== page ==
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Staffordshire teenagers asked "are you treated badly?"

By Kerry.Ashdown  |  Posted: April 30, 2014

By Kerry Ashdown

County councillor Mark Sutton, Laura Laura Connaughton and Police and Crime Commissioner for Staffordshire Matthew Ellis.

County councillor Mark Sutton, Laura Laura Connaughton and Police and Crime Commissioner for Staffordshire Matthew Ellis.

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TEENAGERS are being taught how to spot the signs of abusive relationships by a new campaign.

Treated Badly aims to show young people that abusive behaviour by a partner is not just physical, but can come in the form of controlling behaviour, emotional, financial of sexual abuse – from checking a partner’s mobile phone or spending their money without their permission to pestering them to do things they do not want to.

Organisers hope it will help educate teenagers on what is acceptable, and what is not, in a relationship, and where they can go if they feel they have been a victim of abuse.

Teenagers are being encouraged to take a “healthy relationship test” online, to identify what is acceptable and unacceptable, and there are also videos and advice on the website, www.treatedbadly.co.uk.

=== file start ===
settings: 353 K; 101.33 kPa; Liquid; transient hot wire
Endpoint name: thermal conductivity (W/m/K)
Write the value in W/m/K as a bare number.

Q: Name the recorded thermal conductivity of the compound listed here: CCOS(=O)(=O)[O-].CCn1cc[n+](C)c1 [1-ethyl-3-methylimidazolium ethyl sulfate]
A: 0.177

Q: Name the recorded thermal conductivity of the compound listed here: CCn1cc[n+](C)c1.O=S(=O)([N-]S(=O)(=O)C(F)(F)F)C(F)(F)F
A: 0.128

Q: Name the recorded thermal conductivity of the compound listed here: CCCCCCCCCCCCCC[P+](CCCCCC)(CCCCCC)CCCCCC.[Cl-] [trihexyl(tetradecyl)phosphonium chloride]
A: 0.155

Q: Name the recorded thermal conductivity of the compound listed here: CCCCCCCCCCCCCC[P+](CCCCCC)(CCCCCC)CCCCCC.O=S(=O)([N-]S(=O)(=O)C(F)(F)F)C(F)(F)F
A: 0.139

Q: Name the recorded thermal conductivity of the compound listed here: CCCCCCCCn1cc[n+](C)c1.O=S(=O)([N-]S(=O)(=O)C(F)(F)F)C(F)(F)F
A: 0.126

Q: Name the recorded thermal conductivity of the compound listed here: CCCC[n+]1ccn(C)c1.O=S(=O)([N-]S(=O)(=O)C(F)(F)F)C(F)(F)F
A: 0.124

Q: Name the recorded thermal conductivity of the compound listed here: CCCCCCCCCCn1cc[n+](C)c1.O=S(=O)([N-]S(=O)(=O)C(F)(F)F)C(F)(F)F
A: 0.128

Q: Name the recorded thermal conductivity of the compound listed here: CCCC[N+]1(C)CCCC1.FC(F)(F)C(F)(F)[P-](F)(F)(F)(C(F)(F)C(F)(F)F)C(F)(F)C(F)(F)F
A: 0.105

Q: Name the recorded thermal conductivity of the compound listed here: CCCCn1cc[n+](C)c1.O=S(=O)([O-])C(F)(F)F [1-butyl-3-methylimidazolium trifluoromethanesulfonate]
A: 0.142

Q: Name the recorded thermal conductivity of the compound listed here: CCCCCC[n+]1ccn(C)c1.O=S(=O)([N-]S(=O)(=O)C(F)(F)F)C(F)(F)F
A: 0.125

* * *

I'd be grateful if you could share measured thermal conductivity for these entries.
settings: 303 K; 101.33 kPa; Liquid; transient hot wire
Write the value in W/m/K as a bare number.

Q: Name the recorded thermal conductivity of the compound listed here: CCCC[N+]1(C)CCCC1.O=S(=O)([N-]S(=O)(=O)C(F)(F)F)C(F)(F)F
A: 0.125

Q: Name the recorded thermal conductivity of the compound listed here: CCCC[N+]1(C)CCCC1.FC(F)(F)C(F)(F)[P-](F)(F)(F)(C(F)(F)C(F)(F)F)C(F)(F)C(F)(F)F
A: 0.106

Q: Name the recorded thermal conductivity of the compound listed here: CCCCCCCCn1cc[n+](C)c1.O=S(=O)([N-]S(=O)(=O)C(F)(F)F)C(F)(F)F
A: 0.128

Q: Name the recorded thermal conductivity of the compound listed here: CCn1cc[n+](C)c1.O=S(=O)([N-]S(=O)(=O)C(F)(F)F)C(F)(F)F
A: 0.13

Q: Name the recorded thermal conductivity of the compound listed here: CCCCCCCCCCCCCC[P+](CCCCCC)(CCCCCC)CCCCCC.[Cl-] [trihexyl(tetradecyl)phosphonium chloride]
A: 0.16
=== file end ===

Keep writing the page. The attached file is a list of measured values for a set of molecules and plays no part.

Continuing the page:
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The campaign has been funded by Police and Crime Commissioner for Staffordshire Matthew Ellis and he attended Tuesday’s launch at Stafford College, alongside Staffordshire County Council’s community safety leader Mark Sutton and teenagers who have been involved in its development.

Laura Connaughton, a sixth former from Blessed William Howard Catholic High School, was a member of one of the focus groups. She said: “I think it is really effective. We took part in a workshop and there was a lot of debate.

“Most people think abuse is to do with hitting your partner, but if you read the (relationship test) questions it is not just that.

“It has been great to be involved in this campaign from the beginning and it has really expanded our knowledge on what abuse is. It is rewarding to see how our input is making a difference and I’ll be encouraging as many people as possible to get involved.”

Councillor Sutton said that research suggested many young people may not be aware of what behaviour may be considered abusive.

“The Treated Badly campaign is all about recognising unacceptable and harmful behaviour, and addressing these issues at an early stage, “ he said. 

“This campaign aims to let all young people know what is and isn’t acceptable in a relationship, and where they can go to get help. It’s not just about victims either; we want to raise the awareness of perpetrators too, so they can take a look at their own behaviour and address it as early as possible.”

Parents and teachers can also get involved in the campaign, by visiting the Staffordshire Cares website, , which features a new area to help parents spot the warning signs and talk to their child about relationship abuse at www.staffordshirecares.info/treatedbadly.  

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